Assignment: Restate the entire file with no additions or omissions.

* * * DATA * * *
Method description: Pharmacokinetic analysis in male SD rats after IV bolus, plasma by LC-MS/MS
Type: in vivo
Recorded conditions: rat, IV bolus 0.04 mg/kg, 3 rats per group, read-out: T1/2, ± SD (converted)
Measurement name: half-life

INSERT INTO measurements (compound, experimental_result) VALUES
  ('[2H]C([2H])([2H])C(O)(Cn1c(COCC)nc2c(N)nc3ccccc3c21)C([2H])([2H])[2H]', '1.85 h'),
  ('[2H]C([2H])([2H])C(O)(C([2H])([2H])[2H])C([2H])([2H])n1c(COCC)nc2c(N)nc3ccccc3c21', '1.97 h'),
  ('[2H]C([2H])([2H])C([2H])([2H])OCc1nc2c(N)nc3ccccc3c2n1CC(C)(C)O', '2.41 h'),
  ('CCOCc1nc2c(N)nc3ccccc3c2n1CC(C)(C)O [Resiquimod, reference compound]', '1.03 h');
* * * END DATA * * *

Method description: Pharmacokinetic analysis in male SD rats after IV bolus, plasma by LC-MS/MS
Type: in vivo
Recorded conditions: rat, IV bolus 0.04 mg/kg, 3 rats per group, read-out: T1/2, ± SD (converted)
Measurement name: half-life

INSERT INTO measurements (compound, experimental_result) VALUES
  ('[2H]C([2H])([2H])C(O)(Cn1c(COCC)nc2c(N)nc3ccccc3c21)C([2H])([2H])[2H]', '1.85 h'),
  ('[2H]C([2H])([2H])C(O)(C([2H])([2H])[2H])C([2H])([2H])n1c(COCC)nc2c(N)nc3ccccc3c21', '1.97 h'),
  ('[2H]C([2H])([2H])C([2H])([2H])OCc1nc2c(N)nc3ccccc3c2n1CC(C)(C)O', '2.41 h'),
  ('CCOCc1nc2c(N)nc3ccccc3c2n1CC(C)(C)O [Resiquimod, reference compound]', '1.03 h');